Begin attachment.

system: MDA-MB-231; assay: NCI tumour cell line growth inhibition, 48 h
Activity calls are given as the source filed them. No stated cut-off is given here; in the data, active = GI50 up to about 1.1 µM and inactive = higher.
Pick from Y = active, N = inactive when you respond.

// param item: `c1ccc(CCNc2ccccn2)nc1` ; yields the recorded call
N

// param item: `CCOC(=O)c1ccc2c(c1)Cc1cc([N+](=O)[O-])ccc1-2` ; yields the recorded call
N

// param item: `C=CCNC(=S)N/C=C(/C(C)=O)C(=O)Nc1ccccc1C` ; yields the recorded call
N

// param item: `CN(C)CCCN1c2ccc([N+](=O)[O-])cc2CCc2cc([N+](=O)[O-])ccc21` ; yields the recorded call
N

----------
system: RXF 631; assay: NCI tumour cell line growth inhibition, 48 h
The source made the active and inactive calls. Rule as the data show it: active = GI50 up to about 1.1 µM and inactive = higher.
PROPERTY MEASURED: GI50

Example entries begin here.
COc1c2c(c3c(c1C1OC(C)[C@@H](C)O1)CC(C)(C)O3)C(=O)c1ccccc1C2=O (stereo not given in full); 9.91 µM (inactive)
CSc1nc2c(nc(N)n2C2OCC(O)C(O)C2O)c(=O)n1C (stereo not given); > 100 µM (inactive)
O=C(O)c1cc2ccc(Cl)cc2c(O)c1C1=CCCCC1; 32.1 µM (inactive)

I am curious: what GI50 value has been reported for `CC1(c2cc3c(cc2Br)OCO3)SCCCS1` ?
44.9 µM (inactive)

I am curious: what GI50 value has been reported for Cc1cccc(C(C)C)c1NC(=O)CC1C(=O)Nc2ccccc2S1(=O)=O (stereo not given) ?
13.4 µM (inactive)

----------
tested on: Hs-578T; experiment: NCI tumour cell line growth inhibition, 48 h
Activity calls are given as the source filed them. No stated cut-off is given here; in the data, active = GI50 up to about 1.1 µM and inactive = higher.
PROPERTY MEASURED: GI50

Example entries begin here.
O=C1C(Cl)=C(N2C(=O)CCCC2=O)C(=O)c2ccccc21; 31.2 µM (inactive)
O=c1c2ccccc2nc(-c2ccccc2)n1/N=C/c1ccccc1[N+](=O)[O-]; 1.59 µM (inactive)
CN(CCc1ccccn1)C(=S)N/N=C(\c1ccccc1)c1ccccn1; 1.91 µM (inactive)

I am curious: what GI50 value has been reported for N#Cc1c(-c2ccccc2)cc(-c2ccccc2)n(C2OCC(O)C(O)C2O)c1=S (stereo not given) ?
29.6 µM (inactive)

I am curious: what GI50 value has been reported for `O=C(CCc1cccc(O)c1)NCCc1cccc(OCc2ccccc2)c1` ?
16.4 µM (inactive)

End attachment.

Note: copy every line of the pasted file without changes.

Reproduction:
system: MDA-MB-231; assay: NCI tumour cell line growth inhibition, 48 h
Activity calls are given as the source filed them. No stated cut-off is given here; in the data, active = GI50 up to about 1.1 µM and inactive = higher.
Pick from Y = active, N = inactive when you respond.

// param item: `c1ccc(CCNc2ccccn2)nc1` ; yields the recorded call
N

// param item: `CCOC(=O)c1ccc2c(c1)Cc1cc([N+](=O)[O-])ccc1-2` ; yields the recorded call
N

// param item: `C=CCNC(=S)N/C=C(/C(C)=O)C(=O)Nc1ccccc1C` ; yields the recorded call
N

// param item: `CN(C)CCCN1c2ccc([N+](=O)[O-])cc2CCc2cc([N+](=O)[O-])ccc21` ; yields the recorded call
N

----------
system: RXF 631; assay: NCI tumour cell line growth inhibition, 48 h
The source made the active and inactive calls. Rule as the data show it: active = GI50 up to about 1.1 µM and inactive = higher.
PROPERTY MEASURED: GI50

Example entries begin here.
COc1c2c(c3c(c1C1OC(C)[C@@H](C)O1)CC(C)(C)O3)C(=O)c1ccccc1C2=O (stereo not given in full); 9.91 µM (inactive)
CSc1nc2c(nc(N)n2C2OCC(O)C(O)C2O)c(=O)n1C (stereo not given); > 100 µM (inactive)
O=C(O)c1cc2ccc(Cl)cc2c(O)c1C1=CCCCC1; 32.1 µM (inactive)

I am curious: what GI50 value has been reported for `CC1(c2cc3c(cc2Br)OCO3)SCCCS1` ?
44.9 µM (inactive)

I am curious: what GI50 value has been reported for Cc1cccc(C(C)C)c1NC(=O)CC1C(=O)Nc2ccccc2S1(=O)=O (stereo not given) ?
13.4 µM (inactive)

----------
tested on: Hs-578T; experiment: NCI tumour cell line growth inhibition, 48 h
Activity calls are given as the source filed them. No stated cut-off is given here; in the data, active = GI50 up to about 1.1 µM and inactive = higher.
PROPERTY MEASURED: GI50

Example entries begin here.
O=C1C(Cl)=C(N2C(=O)CCCC2=O)C(=O)c2ccccc21; 31.2 µM (inactive)
O=c1c2ccccc2nc(-c2ccccc2)n1/N=C/c1ccccc1[N+](=O)[O-]; 1.59 µM (inactive)
CN(CCc1ccccn1)C(=S)N/N=C(\c1ccccc1)c1ccccn1; 1.91 µM (inactive)

I am curious: what GI50 value has been reported for N#Cc1c(-c2ccccc2)cc(-c2ccccc2)n(C2OCC(O)C(O)C2O)c1=S (stereo not given) ?
29.6 µM (inactive)

I am curious: what GI50 value has been reported for `O=C(CCc1cccc(O)c1)NCCc1cccc(OCc2ccccc2)c1` ?
16.4 µM (inactive)